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Cookies, Tracking and GDPR – What Do They Mean?

HTTP cookies share their name with a popular baked treat. Picture by Lisa Fotios, licensed under CC0

What Are Cookies, Tracking and GDPR?

Back in the 1990’s a programmer called Lou Montulli, an employee of the first mainstream web browser, called Netscape, created a method of placing a very small file on the user’s computer. The purpose was to store information about what was in the user’s (on-line) shopping cart, so that when the user then went to the “checkout”, the content of the cookies could be read, just like going to the checkout desk in a supermarket with a basket of shopping.

Now the goal, back then, was to store what was termed “state information” on the user’s personal computer. Why would someone want to do that?

Well, back in the 1990s, the web servers and databases that hosted all the applications you accessed via your web browser were very expensive pieces of hardware. And storing data on them, like user information (let’s say online shopping cart details), meant the servers’ hard disks could become full. Storing the data on the user’s computer saved all that very expensive storage space!

Subsequent Developments

What has happened since Lou Montulli invented this concept? From Lou’s patent1 being used to store on-line shopping cart information (the so-called “state information”) to governments and lawmakers being concerned about potential invasion of user privacy? That state information could be the user’s subscription information, to access say an online newspaper or magazine. This would save the user from repeatedly entering their credentials, such as login name, password, magazine details etc.

The cookie would not normally store the user’s actual ID and password as this could then be stolen, i.e. read by an unscrupulous website or program. Instead, the cookie creates a unique ID, that identifies you to the website and the details of the service or information you access.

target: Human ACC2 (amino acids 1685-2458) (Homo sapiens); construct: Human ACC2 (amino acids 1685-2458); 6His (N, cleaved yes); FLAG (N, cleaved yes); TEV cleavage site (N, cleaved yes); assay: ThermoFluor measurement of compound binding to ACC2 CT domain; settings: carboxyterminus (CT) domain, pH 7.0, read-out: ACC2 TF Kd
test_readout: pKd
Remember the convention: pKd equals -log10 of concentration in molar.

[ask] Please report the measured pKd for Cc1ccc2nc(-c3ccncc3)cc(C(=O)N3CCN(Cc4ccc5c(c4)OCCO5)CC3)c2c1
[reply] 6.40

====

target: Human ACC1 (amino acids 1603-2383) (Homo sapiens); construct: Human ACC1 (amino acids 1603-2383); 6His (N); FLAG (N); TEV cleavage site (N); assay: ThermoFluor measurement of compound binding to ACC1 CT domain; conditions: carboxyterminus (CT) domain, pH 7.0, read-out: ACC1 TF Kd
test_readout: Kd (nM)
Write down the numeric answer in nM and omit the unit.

Tracking

Imagine that a website can store information, about the pages and content you access, via this cookie / small file? It still helps the users because you do not need to keep entering your credentials, but because the stored information (cookie) can be read by many different web services, all those cookies build up a picture of what websites we access. But more importantly what content we access across the whole internet.

Lou described it in these terms:

“Accordingly, when the user, during the browsing process, desires to view another publication (e.g., from the same or different publisher) this state information will be transmitted back to the Web server to provide the necessary subscription information. (thereby entitling the user to view the publication) without requiring the user to re-enter the necessary subscription information”.

However, it now also enables your online habits to be tracked, analysed and targeted.

Cookies and Tracking Create Targeted Advertising

TrustArc, a provider of tools to gather consensual user data, quotes that over 1 trillion megabytes of data are created every day. Within all that data there is a vast amount of user information that companies can use to learn about you, your browsing habits and what you buy. The market for targeted advertising is in excess of $300 billion US dollars.

So, how does this targeted advertising work?

All that data, held in all those cookies files, can be shared by all websites. This enables many cookie files, from when you access a website, to be stored on your computer or smartphone and then collected.